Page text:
Site icon Matt Dejanovich Real Estate

The Top First-Time Homebuyer Mistakes — and How to Avoid Them

Buying your first home is the most important financial milestone in the life of the average American, and it’s worth making sure that you do it right. However, people often go wrong when they try to buy their first home. With a little help from Matt Dejanovich, you can rest assured you’ll avoid first-time homebuyer mistakes and set yourself up to succeed.

Only Talking to a Single Mortgage Lender

In today’s market, you’ll find it all but impossible to get your offer taken seriously without a mortgage pre-approval. Sellers won’t be willing to take a risk on someone who isn’t certain they can get a mortgage, especially if there are other offers on the table.

It’s always a good idea to take your financial information, credit report, etc. to multiple lenders and get a variety of opinions. Talking exclusively to one lender amounts to denying yourself useful perspectives that can help you in buying a house you can afford.

Not Considering VA, FDA, or FHA Loans

First-time home buyers may be strapped for cash in this era of rising home prices, and if you have little set aside for a down payment or your credit score leaves something to be desired, you may have a hard time qualifying for a conventional loan.

Consider the possibility of a government loan program. If you’re a veteran, Veterans Affairs (VA) loans have incredibly generous terms available that you can consider. Likewise, the Federal Housing Administration (FDA) offers excellent home-buying possibilities for rural homebuyers with their own program. The FHA is dedicated to helping Americans become homeowners, and they’re a third option if you lack the circumstantial qualifications necessary for other programs.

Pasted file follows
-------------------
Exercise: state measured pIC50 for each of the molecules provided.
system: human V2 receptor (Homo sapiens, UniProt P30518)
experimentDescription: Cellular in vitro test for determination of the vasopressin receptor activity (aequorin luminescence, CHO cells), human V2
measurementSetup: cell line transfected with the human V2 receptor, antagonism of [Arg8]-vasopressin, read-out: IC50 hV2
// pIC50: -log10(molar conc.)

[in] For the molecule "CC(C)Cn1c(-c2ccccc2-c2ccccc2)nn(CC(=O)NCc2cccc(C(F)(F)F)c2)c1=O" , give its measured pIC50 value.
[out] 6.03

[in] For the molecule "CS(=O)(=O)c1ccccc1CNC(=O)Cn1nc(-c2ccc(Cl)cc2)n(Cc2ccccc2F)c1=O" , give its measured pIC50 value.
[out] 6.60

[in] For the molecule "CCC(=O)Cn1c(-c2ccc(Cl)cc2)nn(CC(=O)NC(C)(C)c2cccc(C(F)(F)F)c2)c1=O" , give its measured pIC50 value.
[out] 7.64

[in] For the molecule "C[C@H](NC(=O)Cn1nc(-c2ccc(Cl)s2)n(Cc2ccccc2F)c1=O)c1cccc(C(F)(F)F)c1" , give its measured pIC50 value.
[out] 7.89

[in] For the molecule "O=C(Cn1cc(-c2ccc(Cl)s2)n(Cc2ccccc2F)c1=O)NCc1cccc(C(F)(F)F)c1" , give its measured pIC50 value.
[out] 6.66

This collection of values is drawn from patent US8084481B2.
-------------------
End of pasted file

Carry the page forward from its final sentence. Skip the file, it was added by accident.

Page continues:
Compromising Savings to Put Down 20%

There are several expenses to go alongside monthly mortgage payments, such as property taxes, interest, and homeowners insurance. If you put down less than 20%, you’ll also have to pay for private mortgage insurance. This expense is considerable over the lifetime of a mortgage, but saving on it by putting down 20% or more isn’t worth jeopardizing your financial security. You’re better off paying private mortgage insurance if that’s what it takes to maintain a 3-6 month emergency fund.

Avoiding a Fixed-Rate Mortgage

There are many types of mortgages beyond the classic fixed-rate model. For instance, you might choose a variable rate mortgage in the hope that you’ll save money when interest rates go down in the future. However, this can make things harder for you should interest rates rise in the future. Avoid the first-time homebuyer mistake of making things too complicated, and play it safe by using a fixed mortgage rate loan when buying a home.

For more information about common first-time homebuyer mistakes, the difference between an appraisal and a home inspection, or homes for sale in Dexter, MI, reach out to real estate agent Matt Dejanovich today!

Exit mobile version